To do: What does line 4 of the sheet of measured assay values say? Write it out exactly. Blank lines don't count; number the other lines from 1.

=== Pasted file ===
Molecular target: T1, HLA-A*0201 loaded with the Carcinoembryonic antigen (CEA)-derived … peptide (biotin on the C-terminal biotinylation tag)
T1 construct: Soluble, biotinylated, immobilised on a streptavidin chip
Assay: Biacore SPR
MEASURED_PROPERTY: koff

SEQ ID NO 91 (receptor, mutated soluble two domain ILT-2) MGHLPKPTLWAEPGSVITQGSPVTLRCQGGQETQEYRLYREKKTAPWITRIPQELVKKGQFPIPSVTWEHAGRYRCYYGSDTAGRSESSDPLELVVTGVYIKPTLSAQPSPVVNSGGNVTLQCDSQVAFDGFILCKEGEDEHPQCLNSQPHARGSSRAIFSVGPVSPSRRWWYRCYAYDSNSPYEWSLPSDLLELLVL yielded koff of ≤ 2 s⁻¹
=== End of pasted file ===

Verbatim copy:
MEASURED_PROPERTY: koff